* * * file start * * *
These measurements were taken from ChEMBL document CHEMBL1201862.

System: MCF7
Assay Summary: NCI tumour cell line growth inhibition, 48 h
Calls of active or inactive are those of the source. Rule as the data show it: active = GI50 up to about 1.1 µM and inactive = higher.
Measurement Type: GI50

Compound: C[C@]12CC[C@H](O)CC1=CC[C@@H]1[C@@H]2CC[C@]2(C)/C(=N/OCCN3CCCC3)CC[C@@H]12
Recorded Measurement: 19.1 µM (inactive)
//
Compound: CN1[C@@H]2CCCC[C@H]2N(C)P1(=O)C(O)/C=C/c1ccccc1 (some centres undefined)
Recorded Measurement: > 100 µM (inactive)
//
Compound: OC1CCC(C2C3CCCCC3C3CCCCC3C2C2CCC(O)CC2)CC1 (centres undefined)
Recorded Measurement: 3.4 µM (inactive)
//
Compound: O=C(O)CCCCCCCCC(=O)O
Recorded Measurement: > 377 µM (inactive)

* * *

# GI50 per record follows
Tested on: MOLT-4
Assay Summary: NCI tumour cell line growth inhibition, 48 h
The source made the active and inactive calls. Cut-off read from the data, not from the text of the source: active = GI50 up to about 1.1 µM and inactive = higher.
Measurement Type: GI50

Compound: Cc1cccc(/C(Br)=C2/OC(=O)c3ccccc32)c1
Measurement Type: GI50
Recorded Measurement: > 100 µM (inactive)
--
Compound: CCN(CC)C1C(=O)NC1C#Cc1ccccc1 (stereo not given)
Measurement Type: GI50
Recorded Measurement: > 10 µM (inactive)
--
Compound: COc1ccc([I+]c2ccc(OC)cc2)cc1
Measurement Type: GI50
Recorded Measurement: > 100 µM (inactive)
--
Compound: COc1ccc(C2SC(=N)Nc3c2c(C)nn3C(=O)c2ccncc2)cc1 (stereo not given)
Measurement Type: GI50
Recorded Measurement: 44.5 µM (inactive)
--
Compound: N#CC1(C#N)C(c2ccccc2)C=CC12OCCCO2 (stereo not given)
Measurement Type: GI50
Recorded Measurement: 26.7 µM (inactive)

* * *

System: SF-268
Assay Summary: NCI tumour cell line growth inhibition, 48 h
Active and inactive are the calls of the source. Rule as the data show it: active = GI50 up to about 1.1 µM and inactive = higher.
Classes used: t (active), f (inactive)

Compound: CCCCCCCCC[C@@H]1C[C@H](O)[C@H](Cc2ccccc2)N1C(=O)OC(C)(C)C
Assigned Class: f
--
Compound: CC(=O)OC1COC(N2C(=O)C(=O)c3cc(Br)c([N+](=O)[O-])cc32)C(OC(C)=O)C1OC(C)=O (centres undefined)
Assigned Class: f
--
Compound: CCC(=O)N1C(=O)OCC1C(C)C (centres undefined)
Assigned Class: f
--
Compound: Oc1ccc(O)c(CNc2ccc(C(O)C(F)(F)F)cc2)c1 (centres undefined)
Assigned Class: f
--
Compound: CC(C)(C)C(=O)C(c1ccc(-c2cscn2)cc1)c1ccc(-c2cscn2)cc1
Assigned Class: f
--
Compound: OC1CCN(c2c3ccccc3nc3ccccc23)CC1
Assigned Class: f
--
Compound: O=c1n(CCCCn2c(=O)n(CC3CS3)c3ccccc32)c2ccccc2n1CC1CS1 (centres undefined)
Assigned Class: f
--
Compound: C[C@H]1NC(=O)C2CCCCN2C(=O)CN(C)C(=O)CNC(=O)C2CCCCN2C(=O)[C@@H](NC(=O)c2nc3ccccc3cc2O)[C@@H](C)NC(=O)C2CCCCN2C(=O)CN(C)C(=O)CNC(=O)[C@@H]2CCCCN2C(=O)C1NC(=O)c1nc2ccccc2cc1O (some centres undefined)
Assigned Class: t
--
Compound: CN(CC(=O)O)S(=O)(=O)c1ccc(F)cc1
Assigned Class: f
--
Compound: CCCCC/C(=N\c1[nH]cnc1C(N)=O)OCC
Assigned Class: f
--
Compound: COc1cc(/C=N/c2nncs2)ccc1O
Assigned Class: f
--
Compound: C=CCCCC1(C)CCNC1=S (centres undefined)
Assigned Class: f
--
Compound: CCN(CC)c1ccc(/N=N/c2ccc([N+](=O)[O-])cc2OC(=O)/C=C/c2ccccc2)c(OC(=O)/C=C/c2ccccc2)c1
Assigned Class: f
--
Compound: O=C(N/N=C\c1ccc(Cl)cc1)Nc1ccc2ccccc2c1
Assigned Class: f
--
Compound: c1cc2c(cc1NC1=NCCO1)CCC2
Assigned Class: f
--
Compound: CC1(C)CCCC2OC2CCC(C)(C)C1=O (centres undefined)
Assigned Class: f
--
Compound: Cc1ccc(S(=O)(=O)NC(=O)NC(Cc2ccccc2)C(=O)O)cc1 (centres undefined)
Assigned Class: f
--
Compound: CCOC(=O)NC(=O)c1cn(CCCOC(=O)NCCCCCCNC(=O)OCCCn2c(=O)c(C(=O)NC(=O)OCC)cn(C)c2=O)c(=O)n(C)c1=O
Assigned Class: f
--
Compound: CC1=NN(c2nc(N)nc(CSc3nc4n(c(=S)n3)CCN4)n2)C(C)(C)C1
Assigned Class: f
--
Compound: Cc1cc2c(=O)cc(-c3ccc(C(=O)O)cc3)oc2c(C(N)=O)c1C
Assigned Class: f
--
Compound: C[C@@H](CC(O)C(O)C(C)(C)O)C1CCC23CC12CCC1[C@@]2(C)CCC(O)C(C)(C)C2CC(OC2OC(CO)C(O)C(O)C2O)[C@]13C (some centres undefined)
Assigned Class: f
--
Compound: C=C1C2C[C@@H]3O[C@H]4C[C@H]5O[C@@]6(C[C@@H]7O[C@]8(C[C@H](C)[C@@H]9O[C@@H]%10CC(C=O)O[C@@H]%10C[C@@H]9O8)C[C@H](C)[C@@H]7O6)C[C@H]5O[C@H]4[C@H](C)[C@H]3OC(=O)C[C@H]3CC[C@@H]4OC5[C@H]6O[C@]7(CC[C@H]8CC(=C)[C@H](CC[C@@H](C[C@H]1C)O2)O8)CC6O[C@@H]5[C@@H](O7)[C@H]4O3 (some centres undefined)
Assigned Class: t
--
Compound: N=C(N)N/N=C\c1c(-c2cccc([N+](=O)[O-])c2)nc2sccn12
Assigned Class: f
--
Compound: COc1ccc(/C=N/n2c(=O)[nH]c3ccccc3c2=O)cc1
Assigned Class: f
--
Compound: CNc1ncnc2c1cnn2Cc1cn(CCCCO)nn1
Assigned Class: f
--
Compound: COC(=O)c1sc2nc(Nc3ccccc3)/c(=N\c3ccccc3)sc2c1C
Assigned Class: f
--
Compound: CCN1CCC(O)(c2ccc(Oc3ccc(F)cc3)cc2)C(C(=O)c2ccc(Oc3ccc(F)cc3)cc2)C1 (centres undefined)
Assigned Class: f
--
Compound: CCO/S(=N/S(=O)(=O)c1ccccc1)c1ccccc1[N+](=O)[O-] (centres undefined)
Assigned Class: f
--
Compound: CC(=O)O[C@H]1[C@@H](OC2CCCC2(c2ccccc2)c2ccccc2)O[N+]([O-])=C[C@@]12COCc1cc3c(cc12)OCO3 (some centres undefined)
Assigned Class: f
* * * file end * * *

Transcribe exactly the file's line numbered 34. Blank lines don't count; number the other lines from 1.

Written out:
--